On “tax day,” April 15, when the news broke, first from the Tampa Bay Times and then from every major news outlet in the nation, that a “Ruskin mailman” had piloted a small helicopter through some of the most heavily restricted and heavily guarded airspace in the world to land on the west lawn of the U.S. Capitol Building, the primary response in South Hillsborough seemed to be: “Wait … our Ruskin?”
Doug Hughes, a 61-year-old mail carrier, took off in a gyrocopter from Gettysburg, Pa., traveling at a slow speed and low altitude over the National Mall and Reflecting Pool, past the Washington Monument, and successfully landed on the Capitol lawn. There were no surface-to-air missiles fired, but there were plenty of Capitol Police officers holding him at gunpoint after a reported rough landing. He was immediately taken into custody.
According to reports from the Tampa Bay Times and other news outlets, Hughes was hoping to deliver 535 letters to members of Congress advocating campaign finance reform, an effort that he felt warranted the risks of his dangerous and illicit flight to raise awareness of the issue. The letters were reportedly never delivered.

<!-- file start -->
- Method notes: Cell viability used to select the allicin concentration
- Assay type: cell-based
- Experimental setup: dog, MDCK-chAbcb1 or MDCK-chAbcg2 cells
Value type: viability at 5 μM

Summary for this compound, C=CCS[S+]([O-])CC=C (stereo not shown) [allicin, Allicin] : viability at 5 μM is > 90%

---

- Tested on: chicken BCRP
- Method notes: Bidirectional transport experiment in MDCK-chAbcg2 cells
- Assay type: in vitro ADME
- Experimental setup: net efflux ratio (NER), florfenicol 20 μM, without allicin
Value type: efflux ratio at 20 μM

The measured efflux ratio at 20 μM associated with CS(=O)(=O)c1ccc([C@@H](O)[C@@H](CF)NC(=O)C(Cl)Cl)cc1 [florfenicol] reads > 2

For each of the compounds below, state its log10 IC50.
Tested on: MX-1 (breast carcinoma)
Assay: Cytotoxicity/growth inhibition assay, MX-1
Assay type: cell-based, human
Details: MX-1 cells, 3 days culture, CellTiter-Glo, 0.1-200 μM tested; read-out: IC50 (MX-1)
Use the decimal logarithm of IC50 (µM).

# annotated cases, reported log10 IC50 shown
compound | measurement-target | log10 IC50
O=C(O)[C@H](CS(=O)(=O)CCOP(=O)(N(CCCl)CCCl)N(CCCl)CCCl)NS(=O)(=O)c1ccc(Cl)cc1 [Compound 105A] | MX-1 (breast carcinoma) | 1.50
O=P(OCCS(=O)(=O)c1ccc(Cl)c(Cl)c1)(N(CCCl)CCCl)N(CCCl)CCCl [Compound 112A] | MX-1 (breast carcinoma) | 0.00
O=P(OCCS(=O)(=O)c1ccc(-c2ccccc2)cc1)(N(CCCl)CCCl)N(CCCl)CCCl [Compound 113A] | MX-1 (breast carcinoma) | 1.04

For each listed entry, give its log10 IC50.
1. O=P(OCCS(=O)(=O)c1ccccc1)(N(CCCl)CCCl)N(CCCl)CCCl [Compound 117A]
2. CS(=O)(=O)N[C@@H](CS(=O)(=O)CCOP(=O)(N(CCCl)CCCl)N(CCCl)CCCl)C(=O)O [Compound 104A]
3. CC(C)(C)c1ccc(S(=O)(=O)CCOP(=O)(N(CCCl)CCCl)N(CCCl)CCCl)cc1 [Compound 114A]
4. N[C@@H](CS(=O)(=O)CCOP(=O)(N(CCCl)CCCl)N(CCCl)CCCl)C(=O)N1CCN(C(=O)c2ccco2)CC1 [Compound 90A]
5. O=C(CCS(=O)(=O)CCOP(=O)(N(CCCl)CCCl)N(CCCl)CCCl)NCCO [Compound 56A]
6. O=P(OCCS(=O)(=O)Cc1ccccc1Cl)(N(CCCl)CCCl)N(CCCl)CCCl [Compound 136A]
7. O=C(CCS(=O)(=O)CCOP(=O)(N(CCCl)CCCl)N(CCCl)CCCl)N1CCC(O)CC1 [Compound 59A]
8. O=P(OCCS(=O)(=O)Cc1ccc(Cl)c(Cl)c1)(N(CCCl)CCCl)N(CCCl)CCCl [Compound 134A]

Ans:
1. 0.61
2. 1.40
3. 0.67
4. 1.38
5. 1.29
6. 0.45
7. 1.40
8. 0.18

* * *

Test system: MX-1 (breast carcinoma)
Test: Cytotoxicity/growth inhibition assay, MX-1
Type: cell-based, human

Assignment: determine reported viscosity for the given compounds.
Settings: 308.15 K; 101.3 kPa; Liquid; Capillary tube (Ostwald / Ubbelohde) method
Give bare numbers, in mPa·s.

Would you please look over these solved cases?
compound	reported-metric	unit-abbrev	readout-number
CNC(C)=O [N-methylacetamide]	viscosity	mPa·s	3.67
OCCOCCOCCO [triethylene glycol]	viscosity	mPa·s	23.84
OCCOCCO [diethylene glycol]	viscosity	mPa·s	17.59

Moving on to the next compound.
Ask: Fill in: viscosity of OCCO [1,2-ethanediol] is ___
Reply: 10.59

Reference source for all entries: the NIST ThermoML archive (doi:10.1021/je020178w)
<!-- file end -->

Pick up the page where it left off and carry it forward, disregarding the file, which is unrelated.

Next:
He has stated to the Tampa Bay Times that his wife and children were completely unaware of his plans and his action.
According to reports, Hughes had notified authorities of his plans through an email to barackobama.com. It is the Capitol Police, however, that has jurisdiction over Capitol Hill. They were reportedly made aware while the flight was already underway, arriving in time for his landing. The FAA has jurisdiction of the airspace involved. They were not notified.
After more than a day in custody, Hughes was released to return home to Ruskin, although he is effectively under house arrest with a GPS monitoring device reportedly attached to an ankle. He is to return to Washington on May 8 for a court hearing. He has been ordered to not attempt to fly an aircraft. He faces several charges.
Security analysts are reportedly examining how he could have accomplished the flight, given the security apparatus covering the Washington, D.C. area and specifically Capitol Hill.
Some media watchdogs took exception to the coverage of the event and of the act itself, describing it as so potentially dangerous and deadly and questioning the role of the media involved.
Hughes told the Associated Press that he was frustrated that his exploit has seemed to overshadow his message.
The Observer News has decided to not publish information about his residence or his family.